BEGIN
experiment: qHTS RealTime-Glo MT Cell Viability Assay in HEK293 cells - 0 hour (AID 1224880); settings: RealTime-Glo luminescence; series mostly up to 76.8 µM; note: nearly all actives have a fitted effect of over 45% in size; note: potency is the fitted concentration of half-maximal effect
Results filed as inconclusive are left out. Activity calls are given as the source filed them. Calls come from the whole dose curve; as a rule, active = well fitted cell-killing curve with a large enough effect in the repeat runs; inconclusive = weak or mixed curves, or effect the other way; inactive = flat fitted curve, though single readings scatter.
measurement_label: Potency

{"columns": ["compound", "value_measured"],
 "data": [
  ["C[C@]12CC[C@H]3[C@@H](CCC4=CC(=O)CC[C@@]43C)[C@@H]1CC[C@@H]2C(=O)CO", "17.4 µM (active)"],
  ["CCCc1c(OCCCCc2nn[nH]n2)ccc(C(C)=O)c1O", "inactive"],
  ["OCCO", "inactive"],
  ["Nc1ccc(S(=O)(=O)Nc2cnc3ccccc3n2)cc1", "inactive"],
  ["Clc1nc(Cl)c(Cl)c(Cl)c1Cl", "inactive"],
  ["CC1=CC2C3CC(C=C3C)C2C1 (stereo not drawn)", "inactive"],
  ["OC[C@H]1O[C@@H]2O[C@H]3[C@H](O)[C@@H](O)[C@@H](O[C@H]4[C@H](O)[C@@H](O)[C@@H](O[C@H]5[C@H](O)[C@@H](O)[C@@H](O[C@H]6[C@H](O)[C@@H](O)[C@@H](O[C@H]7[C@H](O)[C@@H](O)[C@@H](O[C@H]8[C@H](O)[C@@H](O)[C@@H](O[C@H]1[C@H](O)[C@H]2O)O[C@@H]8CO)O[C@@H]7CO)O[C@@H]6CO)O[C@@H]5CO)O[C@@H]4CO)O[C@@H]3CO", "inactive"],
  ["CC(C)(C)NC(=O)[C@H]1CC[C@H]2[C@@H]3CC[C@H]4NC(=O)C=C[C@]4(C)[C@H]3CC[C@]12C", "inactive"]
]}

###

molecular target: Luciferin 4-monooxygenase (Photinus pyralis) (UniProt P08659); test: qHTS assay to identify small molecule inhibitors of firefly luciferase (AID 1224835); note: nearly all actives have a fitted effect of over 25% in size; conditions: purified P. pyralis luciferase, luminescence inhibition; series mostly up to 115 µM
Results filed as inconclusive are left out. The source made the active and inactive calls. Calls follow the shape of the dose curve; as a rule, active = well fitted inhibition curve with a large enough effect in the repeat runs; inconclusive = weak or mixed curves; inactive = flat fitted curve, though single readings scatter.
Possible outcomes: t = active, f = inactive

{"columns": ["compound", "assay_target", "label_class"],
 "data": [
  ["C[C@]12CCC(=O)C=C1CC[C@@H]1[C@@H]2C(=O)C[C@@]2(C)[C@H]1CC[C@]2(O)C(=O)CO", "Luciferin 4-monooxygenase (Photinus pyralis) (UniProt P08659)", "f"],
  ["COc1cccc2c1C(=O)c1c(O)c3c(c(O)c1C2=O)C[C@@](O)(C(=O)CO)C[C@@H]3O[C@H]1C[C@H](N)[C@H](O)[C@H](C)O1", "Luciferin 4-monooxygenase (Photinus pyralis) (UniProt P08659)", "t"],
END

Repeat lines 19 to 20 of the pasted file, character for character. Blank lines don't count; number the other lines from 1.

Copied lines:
{"columns": ["compound", "assay_target", "label_class"],
 "data": [